The harvest conditions were good. The Cabernet Sauvignons arrived ripe in the cellar, the classified wines on the left bank, which were the subject of the first, large arrivage samples, are fresh and balanced, the red wines have round tannins, fine fruit nuances, astonishing acid freshness and comparatively low alcohol levels. The majority of the wines are surprisingly accessible, harmonious and lively, with little standing in the way of early enjoyment. At the moment, the wines from the north, such as those from Saint-Estèphe and in some cases Pauillac, are still somewhat more reserved. In Saint-Julien, they were already much more open and easy to drink in the Margaux appellation. The red wines in Pessac-Léognan, which are homogeneous and finely spiced, are very successful. However, the wines also have quite good development potential, so you don't have to worry if you want to leave some bottles for ten or twenty years. In short, the majority of the wines can be enjoyed immediately upon delivery.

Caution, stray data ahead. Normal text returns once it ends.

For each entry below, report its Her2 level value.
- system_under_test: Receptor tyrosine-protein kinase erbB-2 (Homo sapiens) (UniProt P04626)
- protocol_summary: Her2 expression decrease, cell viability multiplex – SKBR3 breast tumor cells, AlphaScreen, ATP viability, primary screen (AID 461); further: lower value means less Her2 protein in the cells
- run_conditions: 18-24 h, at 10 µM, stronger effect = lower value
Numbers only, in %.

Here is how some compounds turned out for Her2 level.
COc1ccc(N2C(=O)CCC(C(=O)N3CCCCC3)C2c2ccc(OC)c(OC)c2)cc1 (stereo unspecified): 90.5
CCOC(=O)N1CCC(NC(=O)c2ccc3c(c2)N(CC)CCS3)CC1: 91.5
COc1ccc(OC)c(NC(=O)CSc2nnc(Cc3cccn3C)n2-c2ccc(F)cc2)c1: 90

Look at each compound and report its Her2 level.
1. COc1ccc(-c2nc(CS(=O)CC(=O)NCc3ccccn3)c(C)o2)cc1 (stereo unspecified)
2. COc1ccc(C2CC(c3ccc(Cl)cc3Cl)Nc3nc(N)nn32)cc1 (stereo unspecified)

Second wines? Rather not.

A little more caution is required this time with the second wines, although this comment does not apply to all wineries to the same extent. In general, the wineries did a very good job in this vintage, they rigorously selected those barrels that did not correspond to the Grand Vin. It was precisely for this reason that second wines were invented, and wherever this was taken to heart, you could see it in the top full-bodied wines. Conversely, however, this means that the second wines are often somewhat simpler than in years with excellent starting material.